|Source||News for Social Justice Action|
|Published on Wednesday, November 3, 2004 by the
Sydney Morning Herald (Australia)
What We Call Peace is Little Better Than Capitulation To a Corporate Coup
by Arundhati Roy
This is an edited extract from the 2004 Sydney Peace Prize lecture
delivered by Arundhati Roy at the Seymour Center last night.
Sometimes there's truth in old cliches. There can be no real peace without
justice. And without resistance there will be no justice. Today, it is not
merely justice itself, but the idea of justice that is under attack.
The assault on vulnerable, fragile sections of society is so complete, so
cruel and so clever that its sheer audacity has eroded our definition of
justice. It has forced us to lower our sights, and curtail our
expectations. Even among the well-intentioned, the magnificent concept of
justice is gradually being substituted with the reduced, far more fragile
discourse of "human rights".
This is an alarming shift. The difference is that notions of equality, of
parity, have been pried loose and eased out of the equation. It's a process
of attrition. Almost unconsciously, we begin to think of justice for the
rich and human rights for the poor. Justice for the corporate world, human
rights for its victims. Justice for Americans, human rights for Afghans and
Iraqis. Justice for the Indian upper castes, human rights for Dalits and
Adivasis (if that.) Justice for white Australians, human rights for
Aborigines and immigrants (most times, not even that.)
It is becoming more than clear that violating human rights is an inherent
and necessary part of the process of implementing a coercive and unjust
political and economic structure on the world. Increasingly, human rights
violations are being portrayed as the unfortunate, almost accidental,
fallout of an otherwise acceptable political and economic system. As though
they are a small problem that can be mopped up with a little extra
attention from some non-government organisation.
This is why in areas of heightened conflict - in Kashmir and in Iraq for
example - human rights professionals are regarded with a degree of
suspicion. Many resistance movements in poor countries which are fighting
huge injustice and questioning the underlying principles of what
constitutes "liberation" and "development" view human rights non-government
organisations as modern-day missionaries who have come to take the ugly
edge off imperialism - to defuse political anger and to maintain the status
It has been only a few weeks since Australia re-elected John Howard, who,
among other things, led the nation to participate in the illegal invasion
and occupation of Iraq.
That invasion will surely go down in history as one of the most cowardly
wars ever. It was a war in which a band of rich nations, armed with enough
nuclear weapons to destroy the world several times over, rounded on a poor
nation, falsely accused it of having nuclear weapons, used the United
Nations to force it to disarm, then invaded it, occupied it and are now in
the process of selling it.
I speak of Iraq, not because everybody is talking about it, but because it
is a sign of things to come. Iraq marks the beginning of a new cycle. It
offers us an opportunity to watch the corporate-military cabal that has
come to be known as "empire" at work. In the new Iraq, the gloves are off.
As the battle to control the world's resources intensifies, economic
colonialism through formal military aggression is staging a comeback. Iraq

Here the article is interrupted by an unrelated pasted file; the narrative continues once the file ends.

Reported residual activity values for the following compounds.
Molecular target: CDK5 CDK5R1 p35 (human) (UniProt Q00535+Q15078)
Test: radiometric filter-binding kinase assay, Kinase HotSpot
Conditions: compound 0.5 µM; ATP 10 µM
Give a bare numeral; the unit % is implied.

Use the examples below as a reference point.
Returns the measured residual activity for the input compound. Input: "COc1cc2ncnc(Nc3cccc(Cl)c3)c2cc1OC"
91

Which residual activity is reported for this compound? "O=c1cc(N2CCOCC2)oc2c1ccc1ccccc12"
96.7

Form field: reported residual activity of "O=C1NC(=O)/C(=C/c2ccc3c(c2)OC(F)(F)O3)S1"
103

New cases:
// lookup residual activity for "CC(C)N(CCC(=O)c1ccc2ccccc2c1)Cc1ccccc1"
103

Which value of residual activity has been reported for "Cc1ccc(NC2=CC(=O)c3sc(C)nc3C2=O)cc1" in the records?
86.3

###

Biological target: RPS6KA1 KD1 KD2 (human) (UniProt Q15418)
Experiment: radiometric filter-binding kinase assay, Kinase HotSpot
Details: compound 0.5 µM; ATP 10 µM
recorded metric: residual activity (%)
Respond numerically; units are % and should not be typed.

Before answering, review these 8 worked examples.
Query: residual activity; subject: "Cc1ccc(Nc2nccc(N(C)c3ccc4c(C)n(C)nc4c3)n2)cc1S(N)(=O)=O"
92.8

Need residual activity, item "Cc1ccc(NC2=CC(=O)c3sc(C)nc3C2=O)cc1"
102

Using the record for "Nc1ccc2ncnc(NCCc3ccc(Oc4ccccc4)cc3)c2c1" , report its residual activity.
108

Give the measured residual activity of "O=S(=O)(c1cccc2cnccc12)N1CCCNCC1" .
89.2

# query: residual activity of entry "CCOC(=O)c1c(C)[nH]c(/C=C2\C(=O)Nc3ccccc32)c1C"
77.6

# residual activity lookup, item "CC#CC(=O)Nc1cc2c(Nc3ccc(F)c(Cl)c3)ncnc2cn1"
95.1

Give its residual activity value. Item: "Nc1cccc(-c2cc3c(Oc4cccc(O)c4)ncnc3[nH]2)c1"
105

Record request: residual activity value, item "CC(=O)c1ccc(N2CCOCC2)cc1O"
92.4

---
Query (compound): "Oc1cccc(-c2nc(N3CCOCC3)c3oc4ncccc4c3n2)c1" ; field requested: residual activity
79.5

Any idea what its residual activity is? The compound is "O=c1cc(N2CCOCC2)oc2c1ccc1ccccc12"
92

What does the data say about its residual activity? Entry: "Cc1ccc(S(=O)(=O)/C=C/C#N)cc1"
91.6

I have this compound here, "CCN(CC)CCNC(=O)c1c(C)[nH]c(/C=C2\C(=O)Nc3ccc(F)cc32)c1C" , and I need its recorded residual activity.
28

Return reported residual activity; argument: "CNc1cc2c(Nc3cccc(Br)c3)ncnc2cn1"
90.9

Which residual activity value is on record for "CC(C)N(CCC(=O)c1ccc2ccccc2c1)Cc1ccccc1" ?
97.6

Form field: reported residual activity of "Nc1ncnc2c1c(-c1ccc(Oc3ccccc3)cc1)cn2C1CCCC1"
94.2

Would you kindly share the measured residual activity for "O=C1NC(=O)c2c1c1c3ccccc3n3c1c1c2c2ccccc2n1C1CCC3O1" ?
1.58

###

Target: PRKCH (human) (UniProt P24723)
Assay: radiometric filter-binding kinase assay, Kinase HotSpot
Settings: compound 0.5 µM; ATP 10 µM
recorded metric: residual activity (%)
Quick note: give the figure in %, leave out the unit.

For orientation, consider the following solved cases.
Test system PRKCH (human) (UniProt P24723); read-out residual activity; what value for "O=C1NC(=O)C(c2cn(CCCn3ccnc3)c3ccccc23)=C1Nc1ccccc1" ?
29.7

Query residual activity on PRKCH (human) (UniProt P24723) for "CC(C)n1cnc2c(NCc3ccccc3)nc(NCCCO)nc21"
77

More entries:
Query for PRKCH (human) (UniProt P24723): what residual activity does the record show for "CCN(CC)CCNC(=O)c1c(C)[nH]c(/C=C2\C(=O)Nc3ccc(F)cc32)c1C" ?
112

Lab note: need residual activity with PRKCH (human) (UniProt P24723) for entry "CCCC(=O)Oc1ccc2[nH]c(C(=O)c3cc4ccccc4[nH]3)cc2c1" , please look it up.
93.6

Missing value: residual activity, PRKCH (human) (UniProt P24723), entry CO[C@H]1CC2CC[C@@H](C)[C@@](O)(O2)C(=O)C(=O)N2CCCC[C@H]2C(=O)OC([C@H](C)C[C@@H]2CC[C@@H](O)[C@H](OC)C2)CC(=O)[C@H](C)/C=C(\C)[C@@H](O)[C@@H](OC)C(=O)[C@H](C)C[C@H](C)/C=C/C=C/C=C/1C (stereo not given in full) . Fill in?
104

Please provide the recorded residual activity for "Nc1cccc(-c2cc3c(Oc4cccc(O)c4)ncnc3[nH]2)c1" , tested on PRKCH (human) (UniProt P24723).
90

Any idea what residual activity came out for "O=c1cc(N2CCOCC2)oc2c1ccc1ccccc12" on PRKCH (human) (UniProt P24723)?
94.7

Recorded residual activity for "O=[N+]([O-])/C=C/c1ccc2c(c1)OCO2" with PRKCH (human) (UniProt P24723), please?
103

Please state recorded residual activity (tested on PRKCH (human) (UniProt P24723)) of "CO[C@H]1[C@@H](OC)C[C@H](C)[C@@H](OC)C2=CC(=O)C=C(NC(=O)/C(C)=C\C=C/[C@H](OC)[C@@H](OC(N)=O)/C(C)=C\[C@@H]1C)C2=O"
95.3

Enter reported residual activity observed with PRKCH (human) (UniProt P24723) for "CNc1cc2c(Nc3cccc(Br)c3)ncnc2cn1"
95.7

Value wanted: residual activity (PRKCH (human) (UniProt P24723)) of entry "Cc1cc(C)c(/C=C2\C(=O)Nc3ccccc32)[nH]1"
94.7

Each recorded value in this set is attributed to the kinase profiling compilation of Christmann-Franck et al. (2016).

is the logical culmination of the process of corporate globalisation in
which neo-colonialism and neo-liberalism have fused. If we can find it in
ourselves to peep behind the curtain of blood, we would glimpse the
pitiless transactions taking place backstage.
Invaded and occupied Iraq has been made to pay out $US200 million ($270
million) in "reparations" for lost profits to corporations such as
Halliburton, Shell, Mobil, Nestle, Pepsi, Kentucky Fried Chicken and Toys R
Us. That's apart from its $US125 billion sovereign debt forcing it to turn
to the IMF, waiting in the wings like the angel of death, with its
structural adjustment program. (Though in Iraq there don't seem to be many
structures left to adjust.)
So what does peace mean in this savage, corporatised, militarised world?
What does peace mean to people in occupied Iraq, Palestine, Kashmir, Tibet
and Chechnya? Or to the Aboriginal people of Australia? Or the Kurds in
Turkey? Or the Dalits and Adivasis of India? What does peace mean to
non-Muslims in Islamic countries, or to women in Iran, Saudi Arabia and
Afghanistan? What does it mean to the millions who are being uprooted from
their lands by dams and development projects? What does peace mean to the
poor who are being actively robbed of their resources? For them, peace is war.
We know very well who benefits from war in the age of empire. But we must
also ask ourselves honestly who benefits from peace in the age of empire?
War mongering is criminal. But talking of peace without talking of justice
could easily become advocacy for a kind of capitulation. And talking of
justice without unmasking the institutions and the systems that perpetrate
injustice is beyond hypocritical.
It's easy to blame the poor for being poor. It's easy to believe that the
world is being caught up in an escalating spiral of terrorism and war.
That's what allows George Bush to say, "You're either with us or with the
terrorists." But that's a spurious choice. Terrorism is only the
privatisation of war. Terrorists are the free marketeers of war. They
believe that the legitimate use of violence is not the sole prerogative of
It is mendacious to make moral distinction between the unspeakable
brutality of terrorism and the indiscriminate carnage of war and
occupation. Both kinds of violence are unacceptable. We cannot support one
and condemn the other.